These days, the State of the Union—the yearly speech by the U.S. president in front of the two houses of Congress, giving his view on the state of the nation and his legislative goals for the year—is as familiar a late January tradition as failing New Year’s resolutions and playoff football. But though its roots go all the way back to the nation’s founding, the State of the Union as we know it is a thoroughly modern tradition.
As President Donald Trump prepares to address Congress for his 2019 State of the Union address, take a look back at the history of this high-profile presidential tradition.
WHAT IS THE STATE OF THE UNION?
Article II, Section 3 of the U.S. Constitution states that the president “shall from time to time give to the Congress Information of the State of the Union, and recommend to their Consideration such measures as he shall judge necessary and expedient.”
According to the National Archives, George Washington first fulfilled this particular presidential duty on January 8, 1790, when he addressed the new Congress in the Senate Chamber of Federal Hall in New York City (then the U.S. capital). But Thomas Jefferson, the third president, chose to give his annual message to Congress in writing rather than make the trek to the Capitol—kicking off a tradition that would last nearly a century.
In 1913, Woodrow Wilson decided to buck that tradition. Shortly after his inauguration, Wilson went to Capitol Hill to make a speech about tariffs, becoming the first president since John Adams to presume to address Congress directly, on its own turf. That December, Wilson returned before Congress to give the first modern State of the Union address (though it wouldn’t officially be called that until Franklin D. Roosevelt’s presidency).
THE EXECUTIVE BRANCH ADDRESSES CONGRESS
The Constitution put into place a deliberate separation of powers between the three branches of the federal government, tasking the legislative branch with making the nation’s laws, the executive branch with enforcing them and the judicial branch with interpreting and applying them.
But Wilson, a Progressive Democrat, believed the nation would benefit from a more active, visible president working alongside Congress in the lawmaking process. By choosing to deliver his annual message directly to Congress, citing the authority of the Constitution, Wilson sought to redefine the president’s role.
Since Wilson, all presidents (except Herbert Hoover) have chosen to go before Congress to deliver their annual messages, though some presidents reverted to a written message at times. With the advent of radio, television and the Internet, the State of the Union has become an even bigger opportunity for presidents to speak directly to Americans, including highlighting achievements and outlining priorities and policies for the future. An estimated 48 million people watched President Trump’s first address to a joint session of Congress in February 2017, considered the first-term equivalent of the State of the Union.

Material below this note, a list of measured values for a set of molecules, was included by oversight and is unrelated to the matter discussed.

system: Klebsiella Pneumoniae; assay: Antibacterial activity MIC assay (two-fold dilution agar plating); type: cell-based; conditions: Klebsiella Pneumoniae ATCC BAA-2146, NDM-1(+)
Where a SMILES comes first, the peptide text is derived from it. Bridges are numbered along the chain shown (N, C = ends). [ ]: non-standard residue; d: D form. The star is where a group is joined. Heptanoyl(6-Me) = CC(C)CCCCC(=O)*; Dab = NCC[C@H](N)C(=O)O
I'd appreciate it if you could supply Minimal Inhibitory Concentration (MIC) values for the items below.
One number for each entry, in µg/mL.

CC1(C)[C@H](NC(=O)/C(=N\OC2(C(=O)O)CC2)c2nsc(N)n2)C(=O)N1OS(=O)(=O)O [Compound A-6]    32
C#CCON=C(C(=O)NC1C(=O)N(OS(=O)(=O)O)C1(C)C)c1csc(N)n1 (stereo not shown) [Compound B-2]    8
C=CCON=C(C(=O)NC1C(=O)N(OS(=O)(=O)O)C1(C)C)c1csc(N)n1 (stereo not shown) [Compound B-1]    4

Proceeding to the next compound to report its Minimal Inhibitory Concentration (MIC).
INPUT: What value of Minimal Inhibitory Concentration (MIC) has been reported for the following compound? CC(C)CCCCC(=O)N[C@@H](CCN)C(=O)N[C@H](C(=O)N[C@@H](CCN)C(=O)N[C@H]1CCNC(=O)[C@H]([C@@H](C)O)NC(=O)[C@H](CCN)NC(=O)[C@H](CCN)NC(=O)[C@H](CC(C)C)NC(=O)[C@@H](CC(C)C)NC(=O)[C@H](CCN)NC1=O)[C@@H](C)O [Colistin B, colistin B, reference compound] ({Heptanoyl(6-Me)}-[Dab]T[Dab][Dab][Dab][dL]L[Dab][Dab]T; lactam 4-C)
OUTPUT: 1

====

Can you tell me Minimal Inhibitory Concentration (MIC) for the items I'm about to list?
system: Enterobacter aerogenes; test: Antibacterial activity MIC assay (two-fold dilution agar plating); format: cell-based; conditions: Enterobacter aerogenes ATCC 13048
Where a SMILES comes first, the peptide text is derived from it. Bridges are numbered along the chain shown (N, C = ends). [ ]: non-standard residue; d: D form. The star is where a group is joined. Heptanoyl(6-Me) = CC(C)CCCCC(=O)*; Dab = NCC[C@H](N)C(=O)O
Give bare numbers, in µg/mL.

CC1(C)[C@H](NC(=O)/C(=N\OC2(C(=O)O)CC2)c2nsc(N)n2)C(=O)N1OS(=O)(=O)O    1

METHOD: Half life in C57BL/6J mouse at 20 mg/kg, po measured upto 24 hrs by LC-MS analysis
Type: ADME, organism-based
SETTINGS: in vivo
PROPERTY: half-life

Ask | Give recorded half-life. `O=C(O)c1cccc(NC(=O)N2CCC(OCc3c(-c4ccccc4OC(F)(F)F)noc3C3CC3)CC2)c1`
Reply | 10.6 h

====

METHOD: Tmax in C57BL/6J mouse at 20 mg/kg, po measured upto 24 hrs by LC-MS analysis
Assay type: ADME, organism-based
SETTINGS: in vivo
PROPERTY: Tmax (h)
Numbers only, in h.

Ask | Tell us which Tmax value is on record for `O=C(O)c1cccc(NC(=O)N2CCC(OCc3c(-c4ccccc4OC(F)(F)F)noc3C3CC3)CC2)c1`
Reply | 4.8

SUPREME COURT JUSTICES AND THE STATE OF THE UNION
In its mandate that the president inform Congress about the state of the union, the Constitution doesn’t mention the judicial branch of government. Still, it’s become customary for Supreme Court justices to sit front and center, dressed in their official black robes, during the State of the Union.
Not all justices have chosen to observe this custom, however. Justice Antonin Scalia (who died in 2016) stopped attending the State of the Union in 1997, reportedly calling it “a childish spectacle.” Justice Clarence Thomas also regularly skips the event, and Justice Samuel Alito hasn’t attended since 2010, when he visibly expressed disapproval over President Barack Obama’s criticism of the Court’s decision in the controversial Citizens United case. Justice Ruth Bader Ginsburg did not attend President Trump’s State of the Union in 2018, just as she did not attend his joint address to Congress in 2017. (Neither did Thomas or Alito.)
STATE OF THE UNION PROTOCOL
The president doesn’t just show up to deliver the State of the Union—the speaker of the House of Representatives sends him a written invitation to appear before the two houses of Congress. After traveling by motorcade from the White House to the Capitol, the president enters the House Chamber, where members of Congress, justices of the Supreme Court, members of the president’s cabinet and the diplomatic corps and invited guests are waiting.
After the sergeant-at-arms announces his entrance, the president makes his speech, with the top members of Congress—the Vice President and the Speaker of the House—seated behind him. During and after the speech, you can usually expect members of the president’s own party to stand and applaud, while members of the opposition party stay silently seated.
At the end of each State of the Union, you can expect the president to close with a familiar line: “The state of the Union is strong.”